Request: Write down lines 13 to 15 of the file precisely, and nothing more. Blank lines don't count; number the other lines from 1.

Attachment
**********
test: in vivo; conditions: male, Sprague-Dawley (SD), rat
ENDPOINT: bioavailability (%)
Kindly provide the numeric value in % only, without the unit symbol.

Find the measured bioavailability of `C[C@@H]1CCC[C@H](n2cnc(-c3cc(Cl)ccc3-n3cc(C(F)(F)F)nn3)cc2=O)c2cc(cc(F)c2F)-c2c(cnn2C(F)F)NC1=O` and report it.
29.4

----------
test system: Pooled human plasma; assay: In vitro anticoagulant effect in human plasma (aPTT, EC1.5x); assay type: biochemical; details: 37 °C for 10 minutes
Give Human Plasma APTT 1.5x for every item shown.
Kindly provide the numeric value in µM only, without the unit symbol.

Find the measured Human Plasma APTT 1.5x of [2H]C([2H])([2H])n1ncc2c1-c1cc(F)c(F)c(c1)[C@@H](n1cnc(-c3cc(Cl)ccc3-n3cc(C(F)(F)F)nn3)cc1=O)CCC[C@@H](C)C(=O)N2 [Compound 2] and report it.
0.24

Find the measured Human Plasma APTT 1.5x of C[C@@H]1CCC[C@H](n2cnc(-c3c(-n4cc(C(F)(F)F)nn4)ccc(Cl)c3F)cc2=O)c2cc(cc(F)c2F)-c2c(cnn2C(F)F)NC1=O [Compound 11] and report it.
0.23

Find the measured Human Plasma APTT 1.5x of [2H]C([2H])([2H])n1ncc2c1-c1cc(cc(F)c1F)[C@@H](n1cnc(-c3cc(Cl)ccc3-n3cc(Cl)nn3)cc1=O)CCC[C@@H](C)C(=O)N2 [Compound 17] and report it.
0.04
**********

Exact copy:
0.23

Find the measured Human Plasma APTT 1.5x of [2H]C([2H])([2H])n1ncc2c1-c1cc(cc(F)c1F)[C@@H](n1cnc(-c3cc(Cl)ccc3-n3cc(Cl)nn3)cc1=O)CCC[C@@H](C)C(=O)N2 [Compound 17] and report it.
0.04